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SMART ANSWERS
By Karen E. Klein
FEBRUARY 1, 2000


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Q: I am considering the purchase of a Mail Boxes Etc. franchise and have talked to several longtime franchise owners in various states, both in person and on the telephone. So far, I have not gotten any negative feedback. Is this franchise really that good, or am I not asking the right questions of the right people?
—J.K., Lee's Summit, Mo.

A: Getting feedback from franchise owners is essential, and in person is best. However, if you haven't heard a single negative comment — and this goes for any franchise company — you're either not talking to the right people or not talking to enough people — or both, experts say. Every business, franchise or independent, has its downside. So either these owners are not being honest with you, or you've stumbled across a crop of cockeyed optimists.

There is one other possibility: "MBE uses an area-representative type of system, so make certain that the franchisees [you are] speaking with are not area reps. One of their jobs is to sell franchises," says Michael H. Seid, managing director of Michael H. Seid & Associates, a Hartford (Conn.) franchising consultant. Seid has done litigation-support work for the company in the past.

Make sure that you ask the right questions, says Susan P. Kezios, president of the Chicago-based American Franchisee Assn. Ask how long it took these franchisees to break even — and then to make a profit. "Are they making the kind of money they thought they would be making? Knowing what they do now, would they buy the franchise again?" Kezios asks.

Take your search further, to more franchisees and some business advisers. You should be able to find the names and phone numbers of former franchise owners in the franchise-disclosure document that the Federal Trade Commission requires every franchisor to give you at your first substantial meeting with them. If you are thinking about purchasing a unit that is replacing a closed franchise, contact the former franchisee and ask why his or her business did not do well.

Do additional research on the company before you decide to buy in. Mail Boxes Etc., based in San Diego, has more than 4,000 outlets nationally and in 60 countries around the world. The company settled out of court with more than 30 former franchisees for about $5 million in cash and company stock in early 1997. The plaintiffs, who alleged encroachment, fraud, and breach of contract, claimed that the company's circulars and promotional materials described the success rates of franchises in a misleading way. The company contended that it merely repeated widely quoted Chamber of Commerce statistics but decided to settle to avoid additional court costs. Kezios advises that you ask franchise owners about the case and attempt to talk to some of the plaintiffs.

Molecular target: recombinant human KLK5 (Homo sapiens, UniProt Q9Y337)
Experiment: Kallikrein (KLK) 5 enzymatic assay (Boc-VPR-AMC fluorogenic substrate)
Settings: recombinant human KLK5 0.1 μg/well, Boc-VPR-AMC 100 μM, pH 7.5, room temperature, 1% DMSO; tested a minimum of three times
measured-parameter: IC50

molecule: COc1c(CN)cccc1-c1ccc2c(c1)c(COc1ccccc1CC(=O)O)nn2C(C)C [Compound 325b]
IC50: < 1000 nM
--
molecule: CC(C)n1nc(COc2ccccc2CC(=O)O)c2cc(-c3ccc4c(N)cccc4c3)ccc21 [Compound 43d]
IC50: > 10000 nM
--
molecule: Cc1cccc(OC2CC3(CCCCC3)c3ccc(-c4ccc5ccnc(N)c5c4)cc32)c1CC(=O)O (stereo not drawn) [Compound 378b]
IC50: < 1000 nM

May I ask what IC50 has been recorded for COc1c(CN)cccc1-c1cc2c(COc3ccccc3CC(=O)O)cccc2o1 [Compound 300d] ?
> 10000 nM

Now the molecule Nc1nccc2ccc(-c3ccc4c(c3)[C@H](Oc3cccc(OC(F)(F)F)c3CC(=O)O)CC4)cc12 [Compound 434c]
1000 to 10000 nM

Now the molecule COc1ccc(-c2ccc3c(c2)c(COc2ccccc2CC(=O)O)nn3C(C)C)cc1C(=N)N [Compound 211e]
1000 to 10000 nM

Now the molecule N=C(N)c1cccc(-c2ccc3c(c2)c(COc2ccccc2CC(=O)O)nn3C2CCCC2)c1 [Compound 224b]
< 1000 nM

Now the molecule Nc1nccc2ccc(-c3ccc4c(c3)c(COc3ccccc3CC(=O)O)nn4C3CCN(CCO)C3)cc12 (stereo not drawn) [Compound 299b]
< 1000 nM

Franchisors must list lawsuits in their disclosure document. In general, it's worth looking up the particular cases that involve significant amounts of money or a large number of plaintiffs in a legal database, such as Lexis-Nexis. Remember that almost every company gets sued — but a large number of lawsuits may be a red flag.

Mail Boxes Etc. President and CEO James Amos says there is detailed information about the lawsuits in the company's disclosure documents. He joined the company about the time they were settled.

Mail Boxes Etc., founded 20 years ago this year, has ranked first in the mailboxes and postal service franchise sector and seventh overall in an Entrepreneur poll of franchise companies, Amos says. "All franchising depends on the unit economics of the individual franchisees," he notes. "We've instituted an entire division that is devoted to franchise relationships; we have a senior vice-president of franchise relationships; we have instituted formal mediation and arbitration plans; and we have 1-800 hotlines and support lines that are manned specifically so that we can resolve issues that franchisees may need to have resolved out in the marketplace." Amos is on the board of directors of the International Franchise Assn. (IFA) and will be chairperson of that group next year.

There is a tremendous amount of information on the Internet about franchising. The Web site of the IFA (www.franchise.org), contains a number of how-to articles, including the FTC's "Consumer Guide to Buying a Franchise," and a number of documents for purchase, including a 51-page booklet that covers many aspects of purchasing a franchise, "Investigate Before Investing," available for $6 plus shipping and handling. Another publication, called, "The IFA Franchise Opportunities Guide," has information on some 2,000 franchises, including snapshots of the companies, with names, contact numbers, investment levels, qualifications, and company history.

The AFA, a group that represents franchisees, has a Web site at www.franchise.org that also offers helpful information, including a home-study course, "Buying a Franchise: How to Make the Right Choice," says Kezios. The course, which consists of a workbook and two audiocassettes and sells for $49.95 plus $5 shipping and handling, includes a section on what questions you should pose to current franchisees.

Seid and Wendy's founder Dave Thomas have written a book called Franchising for Dummies," which IDG Books is scheduled to publish in March. The book, Seid says, will explain how to purchase a franchise, how to determine what is a good franchise, how to be a good franchisor, and how to build a franchise system.


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